How a bill signed by Bush and implemented by Obama is saving consumers billions

Blog | October 29, 2015 - 10:00 am
By Lowell Ungar, Senior Policy Advisor

Given President Obama’s focus on the climate and green jobs, it may be a surprise that much of what the Obama administration has done on those issues is implementing a bill that Congress passed with bipartisan support and President George W. Bush signed: the Energy Independence and Security Act of 2007 (EISA). And it may be equally surprising that eight years later, parts of that bill still remain on the shelf.

Today, we are releasing a review of the implementation of EISA (one in an occasional series of reports looking back to see whether energy efficiency legislation actually worked). In fact, EISA’s effects have been remarkable. Vehicle fuel economy standards, equipment efficiency standards, major new efficiency programs, and federal energy management have helped change the trajectory of energy use in the United States.

The Projected Long-Term Impact of EISA Energy Efficiency Provisions

  • Save consumers over $2 trillion
  • Reduce oil use by almost 3 million barrels a day in 2030
  • Reduce total energy use by 8 quads (8%) in 2030
  • Cut cumulative CO2 emissions by 17 billion metric tons

I’ll note that those savings are 5-20 times the savings we projected in a recent paper for a set of ten provisions currently under consideration by Congress.

Key outcomes from EISA include the following:

Vehicle standards

EISA required the first major boost in vehicle fuel economy standards since they were created three decades earlier. For cars and light trucks, it directed an increase from about 25 miles per gallon to 35 mpg in 2020. But the administration leveraged authority in EISA with federal support for the automakers in crisis, and with pressure from California regulators, to go well beyond the EISA minimum, to 45 mpg in 2025. (Note that on-road mpg figures are about 20% lower than these numbers, which are used for standards.) As directed in EISA, the administration also set the first standards for heavier trucks and buses in 2011, again with broad support, and is working on the second round.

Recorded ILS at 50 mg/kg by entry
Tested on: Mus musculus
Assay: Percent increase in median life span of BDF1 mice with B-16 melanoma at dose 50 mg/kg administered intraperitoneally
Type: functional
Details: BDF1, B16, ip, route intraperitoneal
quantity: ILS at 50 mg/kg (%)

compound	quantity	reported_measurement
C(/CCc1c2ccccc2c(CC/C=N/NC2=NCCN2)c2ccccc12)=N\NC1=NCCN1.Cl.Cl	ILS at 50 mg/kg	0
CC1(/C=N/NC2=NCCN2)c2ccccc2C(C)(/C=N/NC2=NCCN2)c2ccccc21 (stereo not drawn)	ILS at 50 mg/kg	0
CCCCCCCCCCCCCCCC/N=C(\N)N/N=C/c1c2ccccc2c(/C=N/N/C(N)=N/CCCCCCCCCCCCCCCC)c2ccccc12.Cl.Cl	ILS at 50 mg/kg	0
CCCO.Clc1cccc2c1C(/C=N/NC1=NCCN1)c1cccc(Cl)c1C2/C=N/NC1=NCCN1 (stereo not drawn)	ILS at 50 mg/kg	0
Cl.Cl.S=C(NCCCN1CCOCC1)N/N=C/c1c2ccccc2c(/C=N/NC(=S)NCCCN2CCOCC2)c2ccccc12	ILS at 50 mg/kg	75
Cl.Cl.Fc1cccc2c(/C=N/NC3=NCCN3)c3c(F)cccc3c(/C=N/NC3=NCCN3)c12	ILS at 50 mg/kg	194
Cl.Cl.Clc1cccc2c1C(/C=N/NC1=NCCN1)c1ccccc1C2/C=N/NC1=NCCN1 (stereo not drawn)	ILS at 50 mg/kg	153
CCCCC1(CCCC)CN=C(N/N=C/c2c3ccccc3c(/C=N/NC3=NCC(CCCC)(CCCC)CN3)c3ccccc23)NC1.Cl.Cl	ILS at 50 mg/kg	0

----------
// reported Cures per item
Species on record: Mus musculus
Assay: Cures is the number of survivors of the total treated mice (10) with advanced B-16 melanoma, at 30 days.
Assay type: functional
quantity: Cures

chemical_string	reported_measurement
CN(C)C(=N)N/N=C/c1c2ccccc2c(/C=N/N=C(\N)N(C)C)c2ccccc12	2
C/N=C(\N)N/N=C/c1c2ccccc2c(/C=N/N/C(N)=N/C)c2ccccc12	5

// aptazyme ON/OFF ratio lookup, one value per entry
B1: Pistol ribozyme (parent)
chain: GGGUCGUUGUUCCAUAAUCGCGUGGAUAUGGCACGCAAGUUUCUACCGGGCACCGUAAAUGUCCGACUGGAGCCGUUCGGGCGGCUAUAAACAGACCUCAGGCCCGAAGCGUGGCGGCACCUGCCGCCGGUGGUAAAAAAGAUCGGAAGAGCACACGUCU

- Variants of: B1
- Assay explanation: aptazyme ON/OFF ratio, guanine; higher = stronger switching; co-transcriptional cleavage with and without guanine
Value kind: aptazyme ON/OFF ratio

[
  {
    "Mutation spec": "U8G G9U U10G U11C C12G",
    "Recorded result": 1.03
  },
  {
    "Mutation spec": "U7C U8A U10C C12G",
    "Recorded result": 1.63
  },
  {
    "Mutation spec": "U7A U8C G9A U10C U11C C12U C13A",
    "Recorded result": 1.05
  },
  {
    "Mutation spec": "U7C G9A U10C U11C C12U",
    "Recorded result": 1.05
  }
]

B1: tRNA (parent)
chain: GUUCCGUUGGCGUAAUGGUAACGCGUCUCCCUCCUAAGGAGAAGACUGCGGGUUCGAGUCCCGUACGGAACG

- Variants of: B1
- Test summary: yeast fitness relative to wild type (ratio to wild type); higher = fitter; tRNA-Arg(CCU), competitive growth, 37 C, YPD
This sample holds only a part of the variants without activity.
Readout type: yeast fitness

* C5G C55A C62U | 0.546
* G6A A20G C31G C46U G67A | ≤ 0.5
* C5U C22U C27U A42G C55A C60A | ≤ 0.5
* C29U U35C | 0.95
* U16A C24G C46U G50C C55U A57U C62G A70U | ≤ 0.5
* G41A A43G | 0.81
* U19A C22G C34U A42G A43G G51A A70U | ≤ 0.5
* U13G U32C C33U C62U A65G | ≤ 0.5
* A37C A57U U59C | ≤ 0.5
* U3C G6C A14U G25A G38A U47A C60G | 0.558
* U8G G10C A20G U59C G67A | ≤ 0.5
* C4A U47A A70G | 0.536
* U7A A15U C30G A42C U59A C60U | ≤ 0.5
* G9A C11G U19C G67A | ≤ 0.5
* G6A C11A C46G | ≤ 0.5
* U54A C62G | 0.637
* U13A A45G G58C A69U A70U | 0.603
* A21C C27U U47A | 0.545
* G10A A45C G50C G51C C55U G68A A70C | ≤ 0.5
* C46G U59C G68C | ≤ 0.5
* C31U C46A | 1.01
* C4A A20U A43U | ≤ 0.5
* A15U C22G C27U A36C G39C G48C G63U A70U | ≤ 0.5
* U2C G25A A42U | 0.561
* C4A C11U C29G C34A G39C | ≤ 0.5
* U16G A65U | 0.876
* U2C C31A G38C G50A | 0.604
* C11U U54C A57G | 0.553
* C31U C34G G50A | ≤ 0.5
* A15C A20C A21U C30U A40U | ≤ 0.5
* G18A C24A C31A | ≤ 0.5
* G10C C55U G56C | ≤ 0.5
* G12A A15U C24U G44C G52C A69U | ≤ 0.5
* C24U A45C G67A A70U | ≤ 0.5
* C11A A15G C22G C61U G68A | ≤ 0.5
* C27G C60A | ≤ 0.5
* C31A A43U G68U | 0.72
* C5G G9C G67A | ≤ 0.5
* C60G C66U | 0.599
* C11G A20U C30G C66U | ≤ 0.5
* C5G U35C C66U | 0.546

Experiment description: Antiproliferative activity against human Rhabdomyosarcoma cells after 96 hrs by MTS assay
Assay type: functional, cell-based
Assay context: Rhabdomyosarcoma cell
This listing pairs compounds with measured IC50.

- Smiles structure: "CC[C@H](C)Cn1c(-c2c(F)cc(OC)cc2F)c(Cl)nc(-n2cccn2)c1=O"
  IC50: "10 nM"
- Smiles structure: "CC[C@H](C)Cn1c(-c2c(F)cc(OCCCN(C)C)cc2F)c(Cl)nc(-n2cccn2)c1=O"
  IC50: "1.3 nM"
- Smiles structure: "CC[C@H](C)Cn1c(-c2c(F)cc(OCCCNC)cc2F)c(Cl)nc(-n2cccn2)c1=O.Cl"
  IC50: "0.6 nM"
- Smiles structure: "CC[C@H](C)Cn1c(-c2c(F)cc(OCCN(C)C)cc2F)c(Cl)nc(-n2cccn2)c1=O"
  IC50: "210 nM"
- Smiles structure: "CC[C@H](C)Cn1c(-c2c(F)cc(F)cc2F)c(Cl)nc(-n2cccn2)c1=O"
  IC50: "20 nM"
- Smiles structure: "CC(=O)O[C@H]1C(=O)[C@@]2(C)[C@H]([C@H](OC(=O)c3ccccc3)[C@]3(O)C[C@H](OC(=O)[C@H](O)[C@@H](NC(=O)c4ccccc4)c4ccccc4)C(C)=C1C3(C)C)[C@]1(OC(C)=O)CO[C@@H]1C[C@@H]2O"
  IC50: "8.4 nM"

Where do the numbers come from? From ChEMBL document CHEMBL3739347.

Equipment and lighting standards

Even though political opposition has suspended federal enforcement of it, the light bulb standard continues to promote new technology options, like LEDs, that are saving consumers billions of dollars. The Department of Energy also has ramped up an unprecedented series of other standards and test procedures with major energy savings. We project that standards from EISA will save consumers over $200 billion.

Efficiency programs

The Recovery Act and other stimulus legislation unexpectedly poured billions of dollars into programs authorized by EISA for state and local governments, the auto industry, utilities, and others. Some other programs, however, have yet to save energy because they have not yet been funded.

Housing policies

Although model building energy codes have been updated to achieve large energy savings, long delays have slowed their application, under EISA, to manufactured housing and new homes with federal assistance such as FHA loans.

Thus, a number of actions under EISA remain for the last year of the administration. Some of the most important pending actions (and the responsible agencies) are:

  • Heavy-duty vehicle standard update (DOT and EPA)
  • Multiple new and updated appliance efficiency standards and test procedures (DOE)
  • Manufactured housing efficiency standard (DOE)
  • Update to efficiency requirement for federally assisted housing (HUD and USDA)
  • Work toward efficiency labels for tires and electronics (DOT and FTC)

Assuming these actions are completed, the figure below shows the growth in energy savings over time that we project from the provisions.

The savings have not come easily. The implementation of the bill has been marked by the Great Recession, the election of President Obama in 2008, and subsequent stimulus legislation and political backlash. It has shown the difficulty of interpreting broad legislation, the pitfalls of political shifts, and the slow pace of agencies’ deliberative processes. But it has also shown that bipartisan legislation, a committed administration, and stakeholder support can make a real difference. This collaboration has saved consumers billions of dollars, reduced our dependence on oil, and improved the environment.

We hope that the Obama administration will complete the rest of the to-do list, and that the current Congress will take up the baton and hand a strong efficiency agenda to the next president.